INDIANAPOLIS, Indiana — After a day of talking, it was time for the quarterbacks to put their money where their mouths are and prove it on the field during the NFL Combine.
The Athletic’s Vic Tafur reported that the Las Vegas Raiders will be keeping a close eye on seven quarterbacks, including Florida’s Anthony Richardson, Ohio State’s CJ Stroud, Kentucky’s Will Levis, Fresno State’s Jake Haener and Stanford’s Tanner McKee. So, below are my takeaways from their on-field performances in Indy.
[Side note: Tafur also mentioned Bryce Young from Alabama and Hendon Hooker from Tennessee are on the Raiders’ radar, however, they didn’t participate in the workout. Young opted out while Hooker is still recovering from a late-season torn ACL.]
Levis was by far the biggest standout from the first group of quarterbacks. There was a noticeable zip on his passes as the ball was flying out of his hand, and he showed off some of the impressive arm strength that he was talking about during his press conference. His best passes were on the deep digs over the middle as most of those throws were on time and right on the money.
He also measured in at 6’4 and 229 lbs and had some impressive jumps with a 34” vertical and 10’4 broad jump, both of which were elite grades according to RAS.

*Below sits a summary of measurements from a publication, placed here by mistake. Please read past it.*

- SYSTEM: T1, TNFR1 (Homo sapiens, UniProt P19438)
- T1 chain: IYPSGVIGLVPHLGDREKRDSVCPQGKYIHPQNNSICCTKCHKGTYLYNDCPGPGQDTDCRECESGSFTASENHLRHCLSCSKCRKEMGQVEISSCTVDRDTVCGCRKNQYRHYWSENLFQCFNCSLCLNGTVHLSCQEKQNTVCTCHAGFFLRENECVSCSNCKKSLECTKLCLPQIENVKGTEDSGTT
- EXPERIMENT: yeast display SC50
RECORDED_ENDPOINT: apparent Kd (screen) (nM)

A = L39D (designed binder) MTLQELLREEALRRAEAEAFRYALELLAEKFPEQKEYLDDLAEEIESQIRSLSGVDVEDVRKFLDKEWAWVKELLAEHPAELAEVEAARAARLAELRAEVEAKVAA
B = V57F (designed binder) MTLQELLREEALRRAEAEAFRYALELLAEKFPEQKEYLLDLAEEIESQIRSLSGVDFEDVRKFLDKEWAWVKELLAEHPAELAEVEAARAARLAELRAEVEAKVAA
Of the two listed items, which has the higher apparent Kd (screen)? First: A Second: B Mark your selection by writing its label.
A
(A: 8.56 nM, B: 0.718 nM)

However, toward the middle of the workouts, it felt like Levis started aiming the ball instead of letting it rip which led to some errant throws. Also, it’d be remiss of me to not at least admit that his performance could have been slightly inflated by working with an underwhelming group — compared to the second cluster — overall.
The Kentucky product did finish strong and ultimately, proved that he’s one of the better quarterbacks in this draft class.
The workouts kind of proved everything that’s been said about Haener’s game heading into the combine. He looked pretty good on the short to intermediate throws, where he was throwing with good velocity and accuracy, but it was a slightly different story when he had to throw deep.
On the longer passes, it was almost pretty consistent that his first toss would look rough and then he’d pick it up on the second and third attempts. Unfortunately, there are no mulligans in the NFL so he’ll have to clean that up. It also doesn’t help his stock that he measured in right at 6’ tall.
The Bulldog did have an impressive 35” vertical and, at the end of the day, he had a solid performance overall but it did feel like there was some meat left on the bone.
As the title states, Richard stole the show on Sunday. It all started with the athletic testing where he caught everyone’s attention — while the first group of QBs were still throwing — with a 40.5” vertical and 10’9 broad jump. Those numbers were good enough to set combine records for the position and earned 10 out of 10 grades on RAS’ scale, a consistent theme with his workout.